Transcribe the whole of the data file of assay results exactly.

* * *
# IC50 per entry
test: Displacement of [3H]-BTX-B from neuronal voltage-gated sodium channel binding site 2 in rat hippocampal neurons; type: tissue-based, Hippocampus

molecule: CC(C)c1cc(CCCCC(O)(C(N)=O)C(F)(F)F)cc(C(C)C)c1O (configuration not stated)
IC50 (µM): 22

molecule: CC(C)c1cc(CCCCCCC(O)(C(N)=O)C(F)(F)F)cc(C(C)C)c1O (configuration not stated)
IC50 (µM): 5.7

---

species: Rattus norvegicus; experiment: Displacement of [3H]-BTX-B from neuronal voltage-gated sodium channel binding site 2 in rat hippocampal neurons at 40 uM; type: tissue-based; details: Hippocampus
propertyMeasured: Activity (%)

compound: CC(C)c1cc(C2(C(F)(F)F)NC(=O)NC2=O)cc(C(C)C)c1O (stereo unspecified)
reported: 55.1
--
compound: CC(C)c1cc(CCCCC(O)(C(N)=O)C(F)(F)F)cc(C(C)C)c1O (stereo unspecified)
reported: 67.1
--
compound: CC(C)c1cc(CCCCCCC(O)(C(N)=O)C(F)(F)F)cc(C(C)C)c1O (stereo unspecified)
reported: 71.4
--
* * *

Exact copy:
# IC50 per entry
test: Displacement of [3H]-BTX-B from neuronal voltage-gated sodium channel binding site 2 in rat hippocampal neurons; type: tissue-based, Hippocampus

molecule: CC(C)c1cc(CCCCC(O)(C(N)=O)C(F)(F)F)cc(C(C)C)c1O (configuration not stated)
IC50 (µM): 22

molecule: CC(C)c1cc(CCCCCCC(O)(C(N)=O)C(F)(F)F)cc(C(C)C)c1O (configuration not stated)
IC50 (µM): 5.7

---

species: Rattus norvegicus; experiment: Displacement of [3H]-BTX-B from neuronal voltage-gated sodium channel binding site 2 in rat hippocampal neurons at 40 uM; type: tissue-based; details: Hippocampus
propertyMeasured: Activity (%)

compound: CC(C)c1cc(C2(C(F)(F)F)NC(=O)NC2=O)cc(C(C)C)c1O (stereo unspecified)
reported: 55.1
--
compound: CC(C)c1cc(CCCCC(O)(C(N)=O)C(F)(F)F)cc(C(C)C)c1O (stereo unspecified)
reported: 67.1
--
compound: CC(C)c1cc(CCCCCCC(O)(C(N)=O)C(F)(F)F)cc(C(C)C)c1O (stereo unspecified)
reported: 71.4
--